Last week, we talked about the importance of setting physical goals. Let’s say you have a goal, and it’s reasonable (If not, take a minute and read last week’s blog post!). Now what?
The short answer is that you should start moving toward achieving your goal. But, let’s be honest, it’s pointless to start after a goal without a plan. It’s like setting out for Timbuktu, but not having a map. We all see how silly that would be, and yet, when it comes to our goals we do it all the time. We pick a physical goal and then we congratulate ourselves and say that we’ll start later. Or, we set out to achieve that goal and we haven’t mapped out how to get there, but we hope we’ll get there anyway.
If this sounds like you, stop! The first thing you need to do is make a plan of how to get to your goal. This is every bit as important as making the goal, and we need to see the planning part as an actual activity toward the achieving of the goal. So how do we make a plan?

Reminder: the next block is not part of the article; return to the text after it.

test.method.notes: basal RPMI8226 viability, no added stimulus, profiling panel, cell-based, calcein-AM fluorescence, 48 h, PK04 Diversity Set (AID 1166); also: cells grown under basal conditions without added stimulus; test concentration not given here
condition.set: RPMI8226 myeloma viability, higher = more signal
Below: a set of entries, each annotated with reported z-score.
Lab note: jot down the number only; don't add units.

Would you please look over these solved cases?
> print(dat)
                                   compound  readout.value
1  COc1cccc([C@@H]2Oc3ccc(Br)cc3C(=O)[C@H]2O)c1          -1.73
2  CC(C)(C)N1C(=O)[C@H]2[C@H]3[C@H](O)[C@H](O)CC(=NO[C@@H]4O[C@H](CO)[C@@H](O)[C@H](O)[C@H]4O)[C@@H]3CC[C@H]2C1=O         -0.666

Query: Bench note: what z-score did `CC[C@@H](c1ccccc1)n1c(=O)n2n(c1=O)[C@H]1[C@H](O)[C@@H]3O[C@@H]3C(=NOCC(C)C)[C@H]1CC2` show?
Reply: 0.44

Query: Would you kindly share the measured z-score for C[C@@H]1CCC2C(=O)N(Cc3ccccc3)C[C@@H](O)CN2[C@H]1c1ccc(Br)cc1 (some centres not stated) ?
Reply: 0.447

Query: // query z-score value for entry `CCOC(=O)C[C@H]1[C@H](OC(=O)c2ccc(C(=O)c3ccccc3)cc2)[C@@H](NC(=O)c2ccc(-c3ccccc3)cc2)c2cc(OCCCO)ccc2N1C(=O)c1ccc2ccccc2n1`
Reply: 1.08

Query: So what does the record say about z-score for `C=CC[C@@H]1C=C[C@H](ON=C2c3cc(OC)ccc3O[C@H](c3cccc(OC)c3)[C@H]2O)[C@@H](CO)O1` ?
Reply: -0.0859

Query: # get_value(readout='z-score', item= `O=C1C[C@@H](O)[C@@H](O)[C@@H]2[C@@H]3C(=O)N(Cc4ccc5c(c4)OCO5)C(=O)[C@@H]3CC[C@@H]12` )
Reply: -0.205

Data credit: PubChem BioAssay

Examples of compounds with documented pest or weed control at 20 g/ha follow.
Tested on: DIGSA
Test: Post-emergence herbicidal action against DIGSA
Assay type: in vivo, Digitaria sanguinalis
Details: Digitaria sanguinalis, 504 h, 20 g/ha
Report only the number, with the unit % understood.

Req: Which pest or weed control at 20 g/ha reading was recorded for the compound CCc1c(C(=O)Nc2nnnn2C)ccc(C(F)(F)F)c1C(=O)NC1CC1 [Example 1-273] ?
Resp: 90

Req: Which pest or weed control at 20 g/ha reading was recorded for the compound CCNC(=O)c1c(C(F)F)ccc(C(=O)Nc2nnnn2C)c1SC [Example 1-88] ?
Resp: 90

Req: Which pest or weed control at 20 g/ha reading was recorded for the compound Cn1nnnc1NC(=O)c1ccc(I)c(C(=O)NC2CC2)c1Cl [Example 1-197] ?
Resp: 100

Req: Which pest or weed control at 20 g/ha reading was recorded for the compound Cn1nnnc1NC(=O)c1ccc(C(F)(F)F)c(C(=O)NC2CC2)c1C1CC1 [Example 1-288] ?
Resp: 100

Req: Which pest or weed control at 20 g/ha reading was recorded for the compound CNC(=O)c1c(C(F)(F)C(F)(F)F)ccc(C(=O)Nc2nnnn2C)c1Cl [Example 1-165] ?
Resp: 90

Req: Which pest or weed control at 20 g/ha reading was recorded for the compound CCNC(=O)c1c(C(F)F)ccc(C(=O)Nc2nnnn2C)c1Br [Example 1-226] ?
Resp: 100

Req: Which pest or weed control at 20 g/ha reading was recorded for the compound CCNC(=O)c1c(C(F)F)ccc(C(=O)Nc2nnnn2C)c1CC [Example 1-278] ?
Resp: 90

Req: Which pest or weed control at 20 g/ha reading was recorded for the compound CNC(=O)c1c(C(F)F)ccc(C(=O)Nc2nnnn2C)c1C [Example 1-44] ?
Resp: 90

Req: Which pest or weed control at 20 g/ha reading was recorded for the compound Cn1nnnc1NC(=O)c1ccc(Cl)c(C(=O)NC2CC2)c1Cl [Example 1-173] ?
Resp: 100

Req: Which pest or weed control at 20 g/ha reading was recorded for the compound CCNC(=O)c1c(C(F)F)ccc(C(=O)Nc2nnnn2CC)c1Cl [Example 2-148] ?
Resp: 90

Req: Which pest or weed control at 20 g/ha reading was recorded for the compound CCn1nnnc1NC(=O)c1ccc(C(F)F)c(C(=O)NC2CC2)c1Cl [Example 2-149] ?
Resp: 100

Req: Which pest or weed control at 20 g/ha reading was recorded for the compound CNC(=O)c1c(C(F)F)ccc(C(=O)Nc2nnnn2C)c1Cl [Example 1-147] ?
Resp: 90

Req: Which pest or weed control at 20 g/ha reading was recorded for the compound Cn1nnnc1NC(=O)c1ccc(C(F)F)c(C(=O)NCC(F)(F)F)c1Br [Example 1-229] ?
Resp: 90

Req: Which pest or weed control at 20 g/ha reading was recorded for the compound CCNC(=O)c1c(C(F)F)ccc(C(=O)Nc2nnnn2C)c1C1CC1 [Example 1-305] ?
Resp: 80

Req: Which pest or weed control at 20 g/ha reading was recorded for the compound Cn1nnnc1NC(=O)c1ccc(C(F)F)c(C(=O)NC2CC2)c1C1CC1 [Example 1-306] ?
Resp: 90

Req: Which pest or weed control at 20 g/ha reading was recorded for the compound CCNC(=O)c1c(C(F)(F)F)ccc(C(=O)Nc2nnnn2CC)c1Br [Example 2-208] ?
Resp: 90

We suggest that you do some “reverse engineering”, or “backward mapping.” Start with your end in mind and gradually work backward to where you are starting. If the end goal is to quit smoking, for instance, then the next to last step might be to be able to say “no” to a cigarette even in the situations that most strongly trigger a craving. If you can do that, then you have basically quit. But you aren’t going to be able to do that if you can’t go a full day without a cigarette, so somewhere on your map to quitting smoking, you are going to have to be able to go a full day without smoking. Continuing backward, to go a full day without smoking, then you must be able to go without a smoke between meals, and so on. Pretty soon, you’ll have traced back to where you are now.
It is critical that you put a timeframe on achieving your goal, otherwise, there is no accountability. Sticking with our example, if you want to be tobacco free in six months, then we know exactly what the end is six months from now. So, in your backward mapping, you should have a pretty good idea of where to be in the last week of the sixth month, at the beginning of the last month, at the halfway point, and so on.
Once you’ve done this mapping, you’ve got a program! We’ll leave you with one last thing. Make your first step one that you’ll actually take!